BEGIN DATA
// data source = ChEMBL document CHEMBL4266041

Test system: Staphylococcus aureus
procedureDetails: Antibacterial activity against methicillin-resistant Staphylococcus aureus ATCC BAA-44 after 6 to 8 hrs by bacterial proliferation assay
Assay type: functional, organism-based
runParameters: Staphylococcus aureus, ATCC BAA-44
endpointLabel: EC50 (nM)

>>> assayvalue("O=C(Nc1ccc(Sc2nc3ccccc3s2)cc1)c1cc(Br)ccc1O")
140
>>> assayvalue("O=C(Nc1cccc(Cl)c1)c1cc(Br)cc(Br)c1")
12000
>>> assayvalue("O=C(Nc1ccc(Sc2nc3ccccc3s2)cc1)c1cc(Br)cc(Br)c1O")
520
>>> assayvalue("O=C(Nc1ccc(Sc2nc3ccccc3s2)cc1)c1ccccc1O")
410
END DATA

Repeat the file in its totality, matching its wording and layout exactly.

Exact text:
// data source = ChEMBL document CHEMBL4266041

Test system: Staphylococcus aureus
procedureDetails: Antibacterial activity against methicillin-resistant Staphylococcus aureus ATCC BAA-44 after 6 to 8 hrs by bacterial proliferation assay
Assay type: functional, organism-based
runParameters: Staphylococcus aureus, ATCC BAA-44
endpointLabel: EC50 (nM)

>>> assayvalue("O=C(Nc1ccc(Sc2nc3ccccc3s2)cc1)c1cc(Br)ccc1O")
140
>>> assayvalue("O=C(Nc1cccc(Cl)c1)c1cc(Br)cc(Br)c1")
12000
>>> assayvalue("O=C(Nc1ccc(Sc2nc3ccccc3s2)cc1)c1cc(Br)cc(Br)c1O")
520
>>> assayvalue("O=C(Nc1ccc(Sc2nc3ccccc3s2)cc1)c1ccccc1O")
410